But in fairness to Vargas, he did improve over time with the Mets. He put up a much more respectable pitching line of 5-3 with a 3.81 ERA in 54.1 innings over eleven starts in the second half. He still struggled to go deep into games, and hitters still managed to get their share of hits and homers off him, but he became better at limiting the damage. Indeed, Vargas’s improvement played a role in the team’s surprising competence during the final months of the season, which gave many fans hope that the momentum could be carried over into the following year.

The team has not quite lived up to those expectations in 2019, of course, but Vargas himself more or less continued to be the same frustrating yet acceptable pitcher that he was in the second half of the previous season. Despite a particularly rough first month in which he had an ugly 5.75 ERA and in which the Mets seemingly had zero confidence in his ability to even make it past five innings, his overall line on the season—a 4.01 ERA in 94.1 innings and a 1.7 bWAR total—is about as much as any team can reasonably hope for from its fifth starter. He even managed to throw a complete-game shutout with eight strikeouts and just five hits against the Giants on June 5th in what was easily his best performance with the team over these past two years.

Of course, the single most memorable moment of Vargas’s 2019 season—and probably his entire Mets career—did not occur on the field. Indeed, the thing that most fans will likely remember him for is his role in the Mickey Callaway clubhouse incident in Chicago this past June. After threatening physical harm against a reporter and subsequently barely accepting accountability for his role in the episode, it’s safe to say that he brought a fair bit of embarrassment to the organization that doesn’t need any help on that particular front. Phillies GM Matt Klentak, when asked about this incident in the aftermath of trading for Vargas, opined that it was “out of character” for him. Regardless of whether or not he’s right, it was a dark moment for this team, and it casts an ugly cloud over his tenure with the organization.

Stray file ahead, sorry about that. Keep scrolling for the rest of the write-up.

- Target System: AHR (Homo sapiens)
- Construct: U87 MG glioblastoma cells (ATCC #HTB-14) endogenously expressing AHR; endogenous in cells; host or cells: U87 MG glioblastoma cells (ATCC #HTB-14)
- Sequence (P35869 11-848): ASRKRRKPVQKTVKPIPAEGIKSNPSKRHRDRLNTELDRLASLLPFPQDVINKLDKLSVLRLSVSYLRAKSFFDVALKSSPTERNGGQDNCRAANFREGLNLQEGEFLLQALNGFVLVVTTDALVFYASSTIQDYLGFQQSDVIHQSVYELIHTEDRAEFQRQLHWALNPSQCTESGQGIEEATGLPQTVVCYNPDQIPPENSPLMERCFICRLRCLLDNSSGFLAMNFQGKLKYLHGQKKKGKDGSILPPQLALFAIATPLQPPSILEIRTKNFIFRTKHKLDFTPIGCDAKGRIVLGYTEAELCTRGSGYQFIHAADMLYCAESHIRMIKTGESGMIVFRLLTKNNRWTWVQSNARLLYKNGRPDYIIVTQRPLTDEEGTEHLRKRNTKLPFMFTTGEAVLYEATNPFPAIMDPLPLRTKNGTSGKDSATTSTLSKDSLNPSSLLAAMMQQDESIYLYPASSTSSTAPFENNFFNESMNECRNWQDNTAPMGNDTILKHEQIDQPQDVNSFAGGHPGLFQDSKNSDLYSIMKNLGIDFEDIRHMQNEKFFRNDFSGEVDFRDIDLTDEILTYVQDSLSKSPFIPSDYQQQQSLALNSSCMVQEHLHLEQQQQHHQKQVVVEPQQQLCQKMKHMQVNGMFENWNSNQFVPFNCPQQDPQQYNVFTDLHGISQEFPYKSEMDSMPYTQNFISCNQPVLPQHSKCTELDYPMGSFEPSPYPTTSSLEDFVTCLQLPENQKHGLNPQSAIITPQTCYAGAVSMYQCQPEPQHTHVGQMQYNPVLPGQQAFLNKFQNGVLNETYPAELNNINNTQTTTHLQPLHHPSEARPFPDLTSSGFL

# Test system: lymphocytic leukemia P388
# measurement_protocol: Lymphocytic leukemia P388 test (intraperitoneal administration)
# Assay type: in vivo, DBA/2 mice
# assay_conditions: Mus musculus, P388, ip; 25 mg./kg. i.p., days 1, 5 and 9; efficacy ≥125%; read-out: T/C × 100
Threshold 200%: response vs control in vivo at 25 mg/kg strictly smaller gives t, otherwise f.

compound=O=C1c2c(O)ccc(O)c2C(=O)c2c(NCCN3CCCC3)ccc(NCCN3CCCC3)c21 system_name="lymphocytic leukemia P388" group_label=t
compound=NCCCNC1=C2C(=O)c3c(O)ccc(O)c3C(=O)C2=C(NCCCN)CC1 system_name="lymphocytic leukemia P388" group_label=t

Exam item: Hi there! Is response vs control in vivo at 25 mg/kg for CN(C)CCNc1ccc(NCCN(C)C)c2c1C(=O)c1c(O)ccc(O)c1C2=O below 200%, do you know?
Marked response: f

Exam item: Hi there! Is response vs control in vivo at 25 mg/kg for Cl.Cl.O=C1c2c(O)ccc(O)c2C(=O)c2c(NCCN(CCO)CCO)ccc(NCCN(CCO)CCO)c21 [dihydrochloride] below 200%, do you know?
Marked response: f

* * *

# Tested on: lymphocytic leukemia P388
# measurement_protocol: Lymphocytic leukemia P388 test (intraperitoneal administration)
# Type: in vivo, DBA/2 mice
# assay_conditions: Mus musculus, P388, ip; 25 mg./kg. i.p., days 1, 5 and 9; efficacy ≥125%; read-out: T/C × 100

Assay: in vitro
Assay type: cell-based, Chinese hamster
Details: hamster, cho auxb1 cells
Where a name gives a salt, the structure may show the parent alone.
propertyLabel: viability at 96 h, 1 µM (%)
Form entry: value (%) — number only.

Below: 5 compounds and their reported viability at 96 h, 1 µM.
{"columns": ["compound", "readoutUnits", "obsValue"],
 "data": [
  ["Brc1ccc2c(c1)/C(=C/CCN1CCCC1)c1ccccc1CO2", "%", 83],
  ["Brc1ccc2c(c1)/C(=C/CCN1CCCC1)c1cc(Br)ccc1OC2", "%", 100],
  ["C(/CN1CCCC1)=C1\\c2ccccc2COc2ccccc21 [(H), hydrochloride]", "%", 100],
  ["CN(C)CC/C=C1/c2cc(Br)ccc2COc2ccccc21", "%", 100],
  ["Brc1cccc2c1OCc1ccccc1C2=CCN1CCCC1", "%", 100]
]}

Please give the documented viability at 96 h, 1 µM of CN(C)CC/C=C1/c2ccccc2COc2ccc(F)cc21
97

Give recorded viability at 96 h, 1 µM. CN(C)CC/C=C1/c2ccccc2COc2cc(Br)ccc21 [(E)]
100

But if we’re evaluating Vargas’s Mets career simply on his level of production, then the truth is that it was not quite as awful as we might imagine it to be based on how frustrating it could sometimes be to watch him pitch. In his last 26 starts as a Met—dating back to August of last year—he went 11-6 with a 3.56 ERA in 139 innings. It wasn’t always pretty, and there might have been some amount of luck involved in that line—as his 4.44 FIP and 4.74 xFIP will indicate—but it’s nevertheless better than what many of the other starters that the Mets have thrown out there over the past two years could have provided.

The team is certainly better off with the newly acquired Marcus Stroman in the rotation, but in the long line of disastrous free agent signings that this franchise has made over the years, Vargas does not quite make the cut. Instead, he belongs amongst the equally long list of middling free agent signings whose presence on the team will likely be remembered in detail by only the diehard fans. “He could have been worse” may not be the greatest of praise, but it’s the appropriate one to give to Vargas as we say farewell to him.